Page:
What do you do with rags after linseed oil?
Dispose of the linseed oil rags in one of the following ways: Lay them individually to air dry, then dispose of them with your regular trash. Or you can soak them in water in a metal container and seal them with a tight lid and then store them until you can safely dispose of them at the hazardous waste facility.
How to dispose of linseed oil paper towels
Spread the linseed oil paper towels on concrete or hangers for them to air dry. Ensure you lay down the individual paper and hold them down with some weight to keep them from floating away. When they are completely dry, they’re no longer a threat and can be safely disposed of in your regular trash bag.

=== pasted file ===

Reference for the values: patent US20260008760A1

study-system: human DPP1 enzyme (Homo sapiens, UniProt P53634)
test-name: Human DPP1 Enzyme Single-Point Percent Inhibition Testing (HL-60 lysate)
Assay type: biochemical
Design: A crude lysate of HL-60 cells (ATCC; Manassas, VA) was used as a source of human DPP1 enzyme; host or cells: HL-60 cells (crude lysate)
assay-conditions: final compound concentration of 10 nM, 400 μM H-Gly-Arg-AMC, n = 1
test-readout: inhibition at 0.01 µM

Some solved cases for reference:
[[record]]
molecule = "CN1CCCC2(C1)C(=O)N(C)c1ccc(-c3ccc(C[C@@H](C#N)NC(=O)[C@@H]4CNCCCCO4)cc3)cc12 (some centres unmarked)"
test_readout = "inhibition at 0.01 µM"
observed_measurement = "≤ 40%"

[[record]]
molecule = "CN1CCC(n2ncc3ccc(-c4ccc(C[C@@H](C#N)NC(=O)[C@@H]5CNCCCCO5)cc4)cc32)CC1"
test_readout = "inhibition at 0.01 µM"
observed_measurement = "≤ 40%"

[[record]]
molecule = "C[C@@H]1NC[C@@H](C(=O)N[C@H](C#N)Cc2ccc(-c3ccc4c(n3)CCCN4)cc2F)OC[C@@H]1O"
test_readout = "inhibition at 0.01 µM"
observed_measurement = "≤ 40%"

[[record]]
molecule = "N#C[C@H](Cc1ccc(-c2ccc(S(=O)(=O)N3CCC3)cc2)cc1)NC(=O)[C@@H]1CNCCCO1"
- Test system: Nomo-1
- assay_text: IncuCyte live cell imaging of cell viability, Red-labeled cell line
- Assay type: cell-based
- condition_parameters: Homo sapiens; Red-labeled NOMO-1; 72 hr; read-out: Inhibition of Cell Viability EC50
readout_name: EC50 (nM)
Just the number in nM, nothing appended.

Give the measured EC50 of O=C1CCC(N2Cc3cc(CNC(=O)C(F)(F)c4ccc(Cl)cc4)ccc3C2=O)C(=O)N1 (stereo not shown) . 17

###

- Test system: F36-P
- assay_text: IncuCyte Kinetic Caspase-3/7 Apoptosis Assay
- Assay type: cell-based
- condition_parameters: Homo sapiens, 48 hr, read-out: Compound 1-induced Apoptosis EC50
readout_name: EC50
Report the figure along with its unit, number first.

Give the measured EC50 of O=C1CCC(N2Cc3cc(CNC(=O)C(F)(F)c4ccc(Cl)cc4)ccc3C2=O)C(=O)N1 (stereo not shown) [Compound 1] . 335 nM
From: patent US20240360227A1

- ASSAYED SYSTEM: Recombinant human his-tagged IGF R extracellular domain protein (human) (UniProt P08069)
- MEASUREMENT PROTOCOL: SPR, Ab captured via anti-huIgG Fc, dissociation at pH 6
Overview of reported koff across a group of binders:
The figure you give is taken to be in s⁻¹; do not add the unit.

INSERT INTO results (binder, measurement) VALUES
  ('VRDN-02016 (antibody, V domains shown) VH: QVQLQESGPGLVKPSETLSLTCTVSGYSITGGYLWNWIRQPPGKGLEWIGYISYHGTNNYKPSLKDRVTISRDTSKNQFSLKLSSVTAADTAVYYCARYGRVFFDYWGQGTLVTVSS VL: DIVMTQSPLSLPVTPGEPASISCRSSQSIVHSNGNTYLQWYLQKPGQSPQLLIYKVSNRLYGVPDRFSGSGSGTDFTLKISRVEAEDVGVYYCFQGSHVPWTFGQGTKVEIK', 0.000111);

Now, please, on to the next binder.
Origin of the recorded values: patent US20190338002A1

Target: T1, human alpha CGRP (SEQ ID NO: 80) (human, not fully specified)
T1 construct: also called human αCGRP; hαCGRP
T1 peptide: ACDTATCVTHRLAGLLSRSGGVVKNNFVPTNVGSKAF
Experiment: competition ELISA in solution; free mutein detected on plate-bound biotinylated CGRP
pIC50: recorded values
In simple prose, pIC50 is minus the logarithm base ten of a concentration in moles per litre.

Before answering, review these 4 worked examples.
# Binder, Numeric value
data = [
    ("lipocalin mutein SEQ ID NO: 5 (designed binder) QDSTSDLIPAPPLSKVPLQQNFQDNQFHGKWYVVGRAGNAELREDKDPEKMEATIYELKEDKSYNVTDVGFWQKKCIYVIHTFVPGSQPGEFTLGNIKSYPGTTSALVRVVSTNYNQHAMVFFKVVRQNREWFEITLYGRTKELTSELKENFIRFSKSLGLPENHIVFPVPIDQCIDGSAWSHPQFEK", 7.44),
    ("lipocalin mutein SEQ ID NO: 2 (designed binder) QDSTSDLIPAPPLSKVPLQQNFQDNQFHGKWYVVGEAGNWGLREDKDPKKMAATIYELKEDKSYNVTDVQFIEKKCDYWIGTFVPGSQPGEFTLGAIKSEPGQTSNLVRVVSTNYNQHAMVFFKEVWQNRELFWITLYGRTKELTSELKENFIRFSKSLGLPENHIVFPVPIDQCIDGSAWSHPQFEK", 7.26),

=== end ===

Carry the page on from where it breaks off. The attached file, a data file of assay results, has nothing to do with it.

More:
Can linseed oil rags combust?
Yes, they can. Boiled Linseed Oil cures hard and produces heat in the process. When the oily materials contacted with oil are left in a pile, the heat gets trapped within the wood stain rags, and over time, the heat will reach its combustion temperature, something referred to as spontaneous combustion.
How do you dispose of oil soaked rags?
Oil-soaked rags should be air-dried outside on a dry area or flat on the ground with a weight placed on them. Each rag should lie separately, not in a heap. When they are dry, store them in a metal container until you dispose of them at a hazardous waste collection facility.